But if users are treating ModCloth like a social app, or an aggregator like Wanelo or Fancy, does that engagement mean they’re actually buying? This is where things get tricky. Koger’s opinion is that the shift to mobile also means that e-commerce businesses will need to think about conversions in a new way.
“It depends on how you define conversion,” he says. “Conversion per visit is much lower – and that’s the metric most marketers look at. But if you look at it on a conversion per unique shopper, it’s much higher.” He notes that this kind of slower, relationship-building experience has been ModCloth’s modus operandi from day one.
“Conversion per visit is really the wrong way to look at it,” Koger adds. “The goal is to grow the customer base and get a large share of [a ModCloth shopper’s] closet.”
Getting customers to increasingly visit the mobile app impacts the conversion-per-visit numbers, but serves the longer-term goal of making shopping an ongoing activity where pieces of the shopping experience itself have to be sliced up to fit the way shopping on mobile is done. In the few minutes of downtime where users often launch their favorite apps, they’ll spend some of those sojourns browsing and favoriting, others narrowing down selections and adding things to the cart, and later coming back to complete the checkout process, which is made easier by keeping user payment and address data on file.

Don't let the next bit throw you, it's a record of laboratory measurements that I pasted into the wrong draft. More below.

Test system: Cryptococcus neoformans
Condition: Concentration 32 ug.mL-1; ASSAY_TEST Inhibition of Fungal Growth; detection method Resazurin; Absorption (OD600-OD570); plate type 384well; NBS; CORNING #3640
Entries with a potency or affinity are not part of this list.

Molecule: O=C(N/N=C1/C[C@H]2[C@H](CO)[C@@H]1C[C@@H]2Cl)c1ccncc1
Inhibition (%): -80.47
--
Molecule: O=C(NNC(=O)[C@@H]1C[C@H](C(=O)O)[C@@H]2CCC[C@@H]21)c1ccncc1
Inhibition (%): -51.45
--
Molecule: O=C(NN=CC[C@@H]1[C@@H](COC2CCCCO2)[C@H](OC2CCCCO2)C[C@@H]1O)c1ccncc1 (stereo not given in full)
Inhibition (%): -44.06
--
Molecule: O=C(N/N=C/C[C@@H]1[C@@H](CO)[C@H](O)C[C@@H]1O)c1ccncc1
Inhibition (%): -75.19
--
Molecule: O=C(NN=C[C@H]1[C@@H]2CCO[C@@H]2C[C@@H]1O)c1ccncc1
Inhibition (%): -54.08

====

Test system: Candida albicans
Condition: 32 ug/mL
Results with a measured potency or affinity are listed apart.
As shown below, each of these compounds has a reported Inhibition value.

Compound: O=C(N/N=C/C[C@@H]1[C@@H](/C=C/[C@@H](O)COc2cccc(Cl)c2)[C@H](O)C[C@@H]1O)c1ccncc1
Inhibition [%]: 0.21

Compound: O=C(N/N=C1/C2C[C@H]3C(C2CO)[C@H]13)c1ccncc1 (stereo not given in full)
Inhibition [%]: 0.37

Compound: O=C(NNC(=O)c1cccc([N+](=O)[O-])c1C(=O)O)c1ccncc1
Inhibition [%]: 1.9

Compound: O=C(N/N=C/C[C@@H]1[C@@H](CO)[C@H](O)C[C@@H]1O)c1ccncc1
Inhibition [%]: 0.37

Competing With, Or Benefitting From, Aggregators?
But keeping users engaged in this ongoing flow may prove difficult for ModCloth and other e-commerce retailers who want their customers interacting with them and their apps the majority of the time. Fashion communities that extend across brands – like Wanelo (No. 20 on iOS in Lifestyle) and Polyvore (No. 36) today rank much higher than any single brand, including ModCloth (No. 110). These aggregators keep users busy in those same, precious few minutes of downtime while also presenting a variety of competitors’ styles and products to choose from, as well.
For ModCloth, that’s a challenge that may have to be addressed with strategic use of push notifications for app users, making sure to alert a shopper before a limited-quantity item sells out, for instance. But ultimately, the company hopes the social media sources and aggregators will be a way to pick up new shoppers who then download the ModCloth app and visit the website on their own.
“Our vision and where we believe the industry is heading is retailers who align behind distinct communities of customers, and those retailers understand those customers better than any other retailer,” says Koger. “For the customers who discover us on Pinterest and Wanelo, our mission is to make sure we have such an exciting flow of new merchandise…that [the shopper] comes directly to us.”
The company declined to provide specifics on transactions or customer base, pointing only to an infographic it released at the end of 2012, which spoke of 1.2 million orders shipped in the year. Its social media customer base (901K on Facebook, 2.3 million on Pinterest) also speaks to the rough size of its user base.
As for what’s next for the company, the plan is to add 100 people to its sizable team (now around 435 employees) during the course of 2013, including some expansion of its L.A.-based design team focused on ModCloth’s private label.